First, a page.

One example of how restrictive Denver’s housing market was in the past can be found in the story of the city’s first registered black dentist, Thomas Ernest McClain, great-grandfather to Terri Gentry — a board member at the Black American West Museum, a Curtis Park monument to black history — who had a cross burned on his front lawn after a white neighbor found out a black man had paid to have a house built in his neighborhood. Gentry told her grandfather’s story to the Colorado Trust.

McClain attempted to move onto York Street in Whittier during the 1920s. At that time, real estate agents could have their license revoked for selling property to someone of color, including African Americans, Jewish people, Asians and Latinos. White neighborhoods often protected their racial composure with bombings, arson, vandalism, and death threats. 

If a white private owner was caught selling a home to a person of color, the ramifications could be just as bad. 

In the 1930s, President Roosevelt created the Homeowners’ Loan Corporation to design “safety maps” with real estate brokers. These maps ultimately guided the FHA’s practice of redlining neighborhoods so banks knew which ones to lend in and which ones to avoid.  

These factors made it much more difficult for people of color to purchase houses, oftentimes resulting in paying a premium price to their real estate agent for housing if they were lucky enough to coerce one into selling them a home.

McClain ended up purchasing another house on Marion Street near 26th Avenue, where he could enter through an alley and not be seen by his white neighbors. 

Today, a similar restrictiveness abounds. Analysis by the National Bureau of Economic Research shows that people of color are more likely to be offered a high-cost mortgage than whites, even if they have a similar financial profile. 

Wells Fargo, Colorado’s largest housing lender, agreed to pay over $175 million to settle a lawsuit accusing the bank of racially restrictive mortgage lending practices in 2015. In 2018, the bank settled another mortgage suit, this time for inflating the earnings of some applicants so they could qualify for a subprime loan, to the tune of $2.09 billion.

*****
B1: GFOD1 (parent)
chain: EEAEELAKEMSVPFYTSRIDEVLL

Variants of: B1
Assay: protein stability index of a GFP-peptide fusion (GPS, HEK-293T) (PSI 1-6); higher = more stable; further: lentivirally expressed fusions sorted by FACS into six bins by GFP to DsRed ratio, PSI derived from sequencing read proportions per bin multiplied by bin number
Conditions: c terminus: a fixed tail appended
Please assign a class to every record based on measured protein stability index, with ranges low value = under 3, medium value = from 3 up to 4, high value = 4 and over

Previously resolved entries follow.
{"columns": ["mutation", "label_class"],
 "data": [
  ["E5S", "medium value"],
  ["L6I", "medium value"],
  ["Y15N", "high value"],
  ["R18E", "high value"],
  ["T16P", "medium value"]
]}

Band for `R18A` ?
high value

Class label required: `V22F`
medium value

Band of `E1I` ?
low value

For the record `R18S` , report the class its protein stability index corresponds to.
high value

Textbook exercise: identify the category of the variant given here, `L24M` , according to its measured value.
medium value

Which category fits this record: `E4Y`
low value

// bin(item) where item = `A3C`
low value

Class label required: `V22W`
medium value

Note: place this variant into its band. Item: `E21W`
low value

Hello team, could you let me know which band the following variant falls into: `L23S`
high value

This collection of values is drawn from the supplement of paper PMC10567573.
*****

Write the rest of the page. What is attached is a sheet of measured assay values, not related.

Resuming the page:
Predatory lending of this sort has roots in the post-Civil War era. America was beginning to develop its financial economy where stocks, commodities, and other get-rich-quick schemes emerged for the entrepreneurial capitalist class. 

A study by the Brookings Institute shows that banks were given free reign of assigning interest rates to loans as they saw fit. Ultimately, that meant lower rates for whites and higher rates for people of color.  

“In many ways, Denver has a hard time defining what [development] is ‘good,’ and that inability greatly affects what we’re seeing today,” Romero said. 

Romero points to the Denver public school system to make his point. In cities such as Stapleton, which was named after the state’s first Klan member mayor, Benjamin F. Stapleton, school board meetings have largely dealt with the tenant boundaries which draw from predominantly black neighborhoods.

According to enrollment projections by Denver Public Schools in partnership with Gary Community Investments, Stapleton is expected to see a 1,100 student increase by 2021 because of nearly 5,000 additional homes being built in the area. 

“There are a lot of apartments being built in the area. Not many of which are capable of supporting families. And, even if they were at that size, they are not at price point to support them,” Newcomer said. 

Gentrification of this character and magnitude can be successful only if the community witnessing it is indifferent to its larger effects. Denver has seemingly made an art form out of its redevelopment. As new Denverites continue to cycle in, it remains unclear whether the city’s past will remain it’s present, or become buried in a landfill. ■